Vanderbilt and Vosburgh. The only issue has been Imperial Hint's diminutive size; even today, the colt stands only 15 hands tall.
“He did grow, eventually,” Carvajal laughed. “Just not taller. He grew out to the sides, like me.”
A native of Chile, Carvajal first thought he might follow his father into the saddle as a jockey. Luis Carvajal Sr. won approximately a thousand races in Chile, a significant number considering the limited racing opportunities. Carvajal Jr. quickly grew too tall for those aspirations but had already fallen in love with horse racing.
Seeing his son's interest in the sport, in 1988 Carvajal Sr. decided to bring him to the United States, where the opportunities for a career would be much better than in Chile. Carvajal Jr. was just 15 years old at the time. It would be a short-lived move for Carvajal Sr., who returned to Chile to ride after a few years.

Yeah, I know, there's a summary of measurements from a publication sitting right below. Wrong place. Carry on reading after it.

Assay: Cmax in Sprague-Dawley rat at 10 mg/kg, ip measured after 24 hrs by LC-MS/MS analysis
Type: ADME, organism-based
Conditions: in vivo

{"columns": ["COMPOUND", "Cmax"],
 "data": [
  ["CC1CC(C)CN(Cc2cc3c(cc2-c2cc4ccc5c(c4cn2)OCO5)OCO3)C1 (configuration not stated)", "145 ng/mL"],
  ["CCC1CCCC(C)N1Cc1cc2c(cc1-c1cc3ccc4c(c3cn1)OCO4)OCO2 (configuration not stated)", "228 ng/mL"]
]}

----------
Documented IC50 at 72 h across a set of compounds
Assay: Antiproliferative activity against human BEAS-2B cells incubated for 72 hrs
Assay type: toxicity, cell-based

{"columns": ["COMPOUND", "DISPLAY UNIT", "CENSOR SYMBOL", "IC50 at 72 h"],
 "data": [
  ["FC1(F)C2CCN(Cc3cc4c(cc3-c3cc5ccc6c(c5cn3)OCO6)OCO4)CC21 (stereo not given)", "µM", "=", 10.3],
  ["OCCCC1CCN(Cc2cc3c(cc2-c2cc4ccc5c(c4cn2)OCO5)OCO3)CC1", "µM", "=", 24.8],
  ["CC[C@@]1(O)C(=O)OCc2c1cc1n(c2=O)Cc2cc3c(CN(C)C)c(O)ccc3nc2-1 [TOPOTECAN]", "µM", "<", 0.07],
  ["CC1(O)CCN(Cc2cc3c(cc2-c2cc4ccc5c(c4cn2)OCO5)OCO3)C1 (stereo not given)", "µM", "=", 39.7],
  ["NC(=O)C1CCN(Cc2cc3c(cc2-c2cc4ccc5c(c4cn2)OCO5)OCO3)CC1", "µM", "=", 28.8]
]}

Carvajal Jr., however, found work at the track for trainer Angel Penna, Jr. He galloped horses in the mornings and quickly learned the ropes as an assistant trainer, soaking in all Penna had to teach him.
“He is a classy, classy man,” Carvajal said of Penna. “Still today, if I have a question about something, I can always call him and he is happy to help me.”
This Saturday, Imperial Hint will be ridden in the TwinSpires Sprint by Hall of Fame jockey Javier Castellano and will leave the starting gate from post 5.
“It's a perfect match,” the trainer said, noting that Castellano has ridden Imperial Hint in his last eight starts. “My horse isn't too big, and neither is Javier. But they both have big hearts.”